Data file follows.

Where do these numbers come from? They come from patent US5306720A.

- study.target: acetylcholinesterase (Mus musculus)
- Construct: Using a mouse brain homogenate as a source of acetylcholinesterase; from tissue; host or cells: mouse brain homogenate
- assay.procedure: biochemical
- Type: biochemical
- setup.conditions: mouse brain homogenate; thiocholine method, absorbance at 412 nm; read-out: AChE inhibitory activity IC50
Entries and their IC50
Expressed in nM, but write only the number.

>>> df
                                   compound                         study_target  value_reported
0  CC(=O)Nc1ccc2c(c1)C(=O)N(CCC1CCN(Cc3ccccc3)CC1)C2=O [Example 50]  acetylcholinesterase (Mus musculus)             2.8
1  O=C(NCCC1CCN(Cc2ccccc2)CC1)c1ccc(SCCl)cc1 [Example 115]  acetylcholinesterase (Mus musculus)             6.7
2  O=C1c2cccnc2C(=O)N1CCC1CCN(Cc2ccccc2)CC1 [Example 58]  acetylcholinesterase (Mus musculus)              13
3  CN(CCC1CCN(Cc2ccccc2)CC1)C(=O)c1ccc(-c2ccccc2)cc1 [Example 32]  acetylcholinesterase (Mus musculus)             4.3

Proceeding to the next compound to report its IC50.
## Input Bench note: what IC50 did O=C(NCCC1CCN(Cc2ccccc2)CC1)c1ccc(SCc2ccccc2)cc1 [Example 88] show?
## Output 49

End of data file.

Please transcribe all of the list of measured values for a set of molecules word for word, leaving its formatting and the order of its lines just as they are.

Where do these numbers come from? They come from patent US5306720A.

- study.target: acetylcholinesterase (Mus musculus)
- Construct: Using a mouse brain homogenate as a source of acetylcholinesterase; from tissue; host or cells: mouse brain homogenate
- assay.procedure: biochemical
- Type: biochemical
- setup.conditions: mouse brain homogenate; thiocholine method, absorbance at 412 nm; read-out: AChE inhibitory activity IC50
Entries and their IC50
Expressed in nM, but write only the number.

>>> df
                                   compound                         study_target  value_reported
0  CC(=O)Nc1ccc2c(c1)C(=O)N(CCC1CCN(Cc3ccccc3)CC1)C2=O [Example 50]  acetylcholinesterase (Mus musculus)             2.8
1  O=C(NCCC1CCN(Cc2ccccc2)CC1)c1ccc(SCCl)cc1 [Example 115]  acetylcholinesterase (Mus musculus)             6.7
2  O=C1c2cccnc2C(=O)N1CCC1CCN(Cc2ccccc2)CC1 [Example 58]  acetylcholinesterase (Mus musculus)              13
3  CN(CCC1CCN(Cc2ccccc2)CC1)C(=O)c1ccc(-c2ccccc2)cc1 [Example 32]  acetylcholinesterase (Mus musculus)             4.3

Proceeding to the next compound to report its IC50.
## Input Bench note: what IC50 did O=C(NCCC1CCN(Cc2ccccc2)CC1)c1ccc(SCc2ccccc2)cc1 [Example 88] show?
## Output 49